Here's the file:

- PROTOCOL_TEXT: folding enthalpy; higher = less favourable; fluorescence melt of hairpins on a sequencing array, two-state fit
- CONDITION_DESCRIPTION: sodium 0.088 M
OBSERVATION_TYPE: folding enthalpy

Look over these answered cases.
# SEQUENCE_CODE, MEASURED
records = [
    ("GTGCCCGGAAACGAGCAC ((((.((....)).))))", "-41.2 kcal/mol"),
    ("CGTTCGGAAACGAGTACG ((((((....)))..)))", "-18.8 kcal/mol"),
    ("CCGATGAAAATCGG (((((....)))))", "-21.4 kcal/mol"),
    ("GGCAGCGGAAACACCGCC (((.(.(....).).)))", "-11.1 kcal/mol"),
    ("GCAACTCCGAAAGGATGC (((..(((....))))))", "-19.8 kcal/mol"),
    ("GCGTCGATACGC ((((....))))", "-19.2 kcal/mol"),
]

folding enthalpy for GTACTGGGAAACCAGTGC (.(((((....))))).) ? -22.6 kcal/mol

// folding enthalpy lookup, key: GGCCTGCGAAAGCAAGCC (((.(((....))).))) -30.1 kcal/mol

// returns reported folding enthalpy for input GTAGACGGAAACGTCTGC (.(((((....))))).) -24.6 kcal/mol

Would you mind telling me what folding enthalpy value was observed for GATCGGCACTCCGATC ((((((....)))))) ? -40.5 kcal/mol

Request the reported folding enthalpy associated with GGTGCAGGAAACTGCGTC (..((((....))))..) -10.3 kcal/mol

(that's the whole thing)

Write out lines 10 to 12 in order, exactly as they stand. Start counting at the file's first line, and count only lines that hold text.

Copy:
    ("GGCAGCGGAAACACCGCC (((.(.(....).).)))", "-11.1 kcal/mol"),
    ("GCAACTCCGAAAGGATGC (((..(((....))))))", "-19.8 kcal/mol"),
    ("GCGTCGATACGC ((((....))))", "-19.2 kcal/mol"),